“Our forecast is the most bullish – in Rystad Energy’s base case price scenario we expect Permian’s production to grow to around 7.5 million bpd by 2040,” Passos remarked.

To better depict where the growth in our forecast comes from, Rystad Energy splits the overall production forecast for US LTO by life cycle.

The brown portion represents already producing wells, drilled but uncompleted (DUC) wells are represented in yellow, and green represents supply from risked drilling locations which have a high likelihood to be spudded and brought on production. The blue portion represents LTO supply which has been derived from unrisked drilling locations. 

It should be noted that various institutions apply different sets of assumptions representing their best assessment of the market. Rystad Energy’s empiric well-by-well information for every shale acreage in the US allows us to take a bottom-up approach to answering the salient questions of the future.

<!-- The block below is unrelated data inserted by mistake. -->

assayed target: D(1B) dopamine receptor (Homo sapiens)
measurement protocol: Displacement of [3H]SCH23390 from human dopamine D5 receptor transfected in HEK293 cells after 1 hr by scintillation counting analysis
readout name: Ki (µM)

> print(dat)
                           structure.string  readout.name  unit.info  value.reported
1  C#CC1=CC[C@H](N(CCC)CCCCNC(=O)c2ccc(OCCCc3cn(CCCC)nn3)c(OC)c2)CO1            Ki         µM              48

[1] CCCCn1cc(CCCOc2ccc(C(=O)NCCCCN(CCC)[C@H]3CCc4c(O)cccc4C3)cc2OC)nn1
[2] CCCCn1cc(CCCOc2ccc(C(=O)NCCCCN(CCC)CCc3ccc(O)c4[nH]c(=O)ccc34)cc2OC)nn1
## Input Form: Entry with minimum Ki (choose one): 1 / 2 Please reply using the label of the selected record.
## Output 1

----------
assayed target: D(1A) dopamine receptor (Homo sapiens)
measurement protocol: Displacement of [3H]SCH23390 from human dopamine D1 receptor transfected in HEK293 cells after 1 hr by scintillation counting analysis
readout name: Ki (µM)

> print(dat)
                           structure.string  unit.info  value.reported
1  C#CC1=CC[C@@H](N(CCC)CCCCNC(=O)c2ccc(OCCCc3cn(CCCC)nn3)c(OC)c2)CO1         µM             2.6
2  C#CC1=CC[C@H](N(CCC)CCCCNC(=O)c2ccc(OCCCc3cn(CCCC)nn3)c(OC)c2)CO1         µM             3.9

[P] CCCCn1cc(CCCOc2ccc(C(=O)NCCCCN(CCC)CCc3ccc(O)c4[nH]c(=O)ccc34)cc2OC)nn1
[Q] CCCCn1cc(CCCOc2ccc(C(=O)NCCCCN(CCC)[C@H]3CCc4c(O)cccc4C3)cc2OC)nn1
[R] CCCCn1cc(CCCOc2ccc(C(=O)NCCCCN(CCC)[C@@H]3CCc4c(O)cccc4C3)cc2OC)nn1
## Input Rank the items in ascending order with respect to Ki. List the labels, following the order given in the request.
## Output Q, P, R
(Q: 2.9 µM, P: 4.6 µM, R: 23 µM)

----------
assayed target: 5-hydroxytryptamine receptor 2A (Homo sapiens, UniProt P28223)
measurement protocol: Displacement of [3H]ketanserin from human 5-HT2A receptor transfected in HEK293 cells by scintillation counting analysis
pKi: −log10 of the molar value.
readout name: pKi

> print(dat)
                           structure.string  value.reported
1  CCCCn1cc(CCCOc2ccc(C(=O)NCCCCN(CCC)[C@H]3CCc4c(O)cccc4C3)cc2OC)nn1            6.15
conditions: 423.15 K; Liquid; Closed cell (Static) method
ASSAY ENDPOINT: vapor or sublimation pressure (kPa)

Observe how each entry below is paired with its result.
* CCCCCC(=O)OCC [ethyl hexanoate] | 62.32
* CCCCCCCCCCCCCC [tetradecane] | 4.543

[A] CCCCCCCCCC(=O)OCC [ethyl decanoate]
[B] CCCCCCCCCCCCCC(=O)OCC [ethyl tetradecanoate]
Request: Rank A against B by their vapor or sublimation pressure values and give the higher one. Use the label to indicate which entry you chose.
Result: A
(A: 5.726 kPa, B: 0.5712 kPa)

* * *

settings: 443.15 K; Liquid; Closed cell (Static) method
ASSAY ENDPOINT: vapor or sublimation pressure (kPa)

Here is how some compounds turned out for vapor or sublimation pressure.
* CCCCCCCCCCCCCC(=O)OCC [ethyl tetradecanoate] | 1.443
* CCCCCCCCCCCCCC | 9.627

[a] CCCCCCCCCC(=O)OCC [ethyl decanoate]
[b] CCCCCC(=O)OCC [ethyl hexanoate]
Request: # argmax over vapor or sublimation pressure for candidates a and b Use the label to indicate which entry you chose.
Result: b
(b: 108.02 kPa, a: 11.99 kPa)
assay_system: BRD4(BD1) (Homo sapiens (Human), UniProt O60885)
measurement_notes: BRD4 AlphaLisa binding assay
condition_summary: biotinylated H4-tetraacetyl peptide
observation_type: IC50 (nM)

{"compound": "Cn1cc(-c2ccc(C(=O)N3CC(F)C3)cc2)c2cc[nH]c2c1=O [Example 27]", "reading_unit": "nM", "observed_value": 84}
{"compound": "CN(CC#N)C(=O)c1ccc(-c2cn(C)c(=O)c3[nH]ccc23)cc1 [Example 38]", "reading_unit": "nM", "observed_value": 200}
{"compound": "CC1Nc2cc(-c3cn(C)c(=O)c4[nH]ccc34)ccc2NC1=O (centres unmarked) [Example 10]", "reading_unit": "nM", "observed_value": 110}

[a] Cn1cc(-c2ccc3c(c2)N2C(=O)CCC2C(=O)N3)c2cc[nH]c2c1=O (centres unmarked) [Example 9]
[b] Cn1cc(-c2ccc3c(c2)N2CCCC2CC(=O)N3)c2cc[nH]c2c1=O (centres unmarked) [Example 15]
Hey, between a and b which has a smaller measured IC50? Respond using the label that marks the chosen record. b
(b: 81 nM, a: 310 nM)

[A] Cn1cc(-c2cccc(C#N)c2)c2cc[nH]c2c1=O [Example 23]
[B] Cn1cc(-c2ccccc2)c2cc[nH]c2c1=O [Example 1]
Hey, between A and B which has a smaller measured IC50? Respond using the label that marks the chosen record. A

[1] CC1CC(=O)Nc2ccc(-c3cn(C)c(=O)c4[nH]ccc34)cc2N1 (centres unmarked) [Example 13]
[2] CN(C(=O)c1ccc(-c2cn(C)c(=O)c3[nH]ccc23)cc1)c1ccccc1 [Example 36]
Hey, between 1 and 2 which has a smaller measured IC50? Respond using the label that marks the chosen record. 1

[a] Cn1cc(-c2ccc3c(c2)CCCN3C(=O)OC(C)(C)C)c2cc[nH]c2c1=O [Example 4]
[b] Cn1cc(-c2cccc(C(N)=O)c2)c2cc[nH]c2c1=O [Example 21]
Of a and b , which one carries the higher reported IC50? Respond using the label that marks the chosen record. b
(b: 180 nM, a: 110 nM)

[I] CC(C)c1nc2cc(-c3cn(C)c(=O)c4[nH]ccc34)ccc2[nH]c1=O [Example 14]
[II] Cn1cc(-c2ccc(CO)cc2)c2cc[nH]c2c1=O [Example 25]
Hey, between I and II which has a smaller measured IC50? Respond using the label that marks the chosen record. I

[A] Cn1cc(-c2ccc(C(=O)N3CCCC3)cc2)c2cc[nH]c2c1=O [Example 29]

“The price factor is of course one of the deciding assumptions that defines our forecast for the US LTO supply in the long-term. As reflected by our base-case price scenario, we expect the oil price to increase in the long-term,” Passos remarked.

In addition, strong US supply is driven by a large inventory of wells remaining to be developed across a number of prolific shale plays. Permian Basin in particular is estimated to hold thousands of highly economic locations under the oil price environment prevalent in the future. We also estimate that growing production in the basin will be met by adequate takeaway capacity expansion as a number of additional not yet sanctioned pipeline projects have been proposed.